Enjoying, as Mr. Wheaton did, the confidence of the members of the Cabinet, the Advocate was frequently selected as a medium through which to acquaint the people with the views of the administration. Such was the case, as regards the statement of the reasons, which, at an eventful period of the war, induced the removal of General Dearborn from the command of the army, and of the causes of the failure of the subsequent campaigns of Generals Wilkinson and Hampton, with which he was furnished by the Secretary of War, General Armstrong. He received, after the conclusion of peace, through the AttorneyGeneral, Mr. Pinkney, an expression of the obligations of all his colleagues for the able support which he had rendered to the government, with a special commendation of the papers published by him on the treaty, and which that eminent jurist declared to be “ as well as could be wished.”

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Of an oration pronounced on 4th of July, 1814, and while the war still continued, a notice remains in a letter of the gentleman who succeeded Mr. Pinkney as Attorney-General. He says: “I have read it with equal attention and pleasure. It is filled with correct, enlarged, patriotic, forcible thoughts, purely expressed, and oftentimes with energy and eloquence. I am glad to see the republican mind getting roused to the assertion of our great principles in times like these, when the aristocracy of the other hemisphere is so boldly attacking them. I am particularly delighted with the manner in which you have handled the European question.” .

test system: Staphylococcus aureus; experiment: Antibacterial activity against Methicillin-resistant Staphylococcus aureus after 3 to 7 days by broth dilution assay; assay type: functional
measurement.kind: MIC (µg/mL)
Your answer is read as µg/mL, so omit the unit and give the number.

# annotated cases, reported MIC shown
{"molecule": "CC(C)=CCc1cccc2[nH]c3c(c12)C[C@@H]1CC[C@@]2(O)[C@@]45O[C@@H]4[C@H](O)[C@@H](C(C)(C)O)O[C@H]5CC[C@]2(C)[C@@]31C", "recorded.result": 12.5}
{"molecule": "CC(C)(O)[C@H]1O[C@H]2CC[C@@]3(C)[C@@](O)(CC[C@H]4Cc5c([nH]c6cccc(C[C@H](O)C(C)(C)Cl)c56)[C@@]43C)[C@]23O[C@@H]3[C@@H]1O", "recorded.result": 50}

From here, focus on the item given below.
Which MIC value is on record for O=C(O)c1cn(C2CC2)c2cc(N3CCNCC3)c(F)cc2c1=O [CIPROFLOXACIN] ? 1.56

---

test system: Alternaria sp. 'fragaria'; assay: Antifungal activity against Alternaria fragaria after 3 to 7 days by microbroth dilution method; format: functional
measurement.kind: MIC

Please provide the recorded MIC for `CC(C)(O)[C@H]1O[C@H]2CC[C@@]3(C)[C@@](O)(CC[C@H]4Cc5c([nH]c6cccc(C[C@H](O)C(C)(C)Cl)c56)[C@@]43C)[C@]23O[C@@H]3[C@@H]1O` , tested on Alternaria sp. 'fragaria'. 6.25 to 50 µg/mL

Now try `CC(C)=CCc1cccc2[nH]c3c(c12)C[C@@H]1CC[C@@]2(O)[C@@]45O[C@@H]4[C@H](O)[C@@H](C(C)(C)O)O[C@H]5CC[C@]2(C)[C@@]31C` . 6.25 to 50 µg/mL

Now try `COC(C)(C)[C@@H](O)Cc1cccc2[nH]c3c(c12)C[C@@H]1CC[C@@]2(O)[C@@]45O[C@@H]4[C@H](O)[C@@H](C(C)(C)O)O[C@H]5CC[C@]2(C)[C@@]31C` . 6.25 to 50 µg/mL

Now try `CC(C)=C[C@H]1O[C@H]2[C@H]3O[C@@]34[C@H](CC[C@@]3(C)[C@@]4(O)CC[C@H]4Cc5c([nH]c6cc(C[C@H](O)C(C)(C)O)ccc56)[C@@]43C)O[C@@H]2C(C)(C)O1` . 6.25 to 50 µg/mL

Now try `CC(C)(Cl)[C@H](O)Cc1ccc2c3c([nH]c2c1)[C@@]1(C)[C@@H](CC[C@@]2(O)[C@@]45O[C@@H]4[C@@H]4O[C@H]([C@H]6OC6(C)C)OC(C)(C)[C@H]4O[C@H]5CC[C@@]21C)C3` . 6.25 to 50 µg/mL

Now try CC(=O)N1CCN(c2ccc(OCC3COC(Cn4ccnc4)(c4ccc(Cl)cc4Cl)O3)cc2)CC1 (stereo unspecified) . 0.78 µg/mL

It was not merely to American affairs that the discussions of the Advocate were confined. His knowledge of Europe, with his intercourse with those most familiar with passing events, including the French Minister, Mr. Serurier, of whom he was a correspondent, enabled its editor to present the different aspects of the great pending contest, which was destined to change the whole fabric of European organization. His sagacity anticipated the permanent predominance, which Alexander was already achieving for Russia in the affairs of Europe ; while the Emperor's accordance with us in maritime questions is shown to have been the reason, why, though united with him in an alliance, for continental matters, on which the destinies of both seemed to depend, Great Britain refused his proffered mediation, in the war with the United States.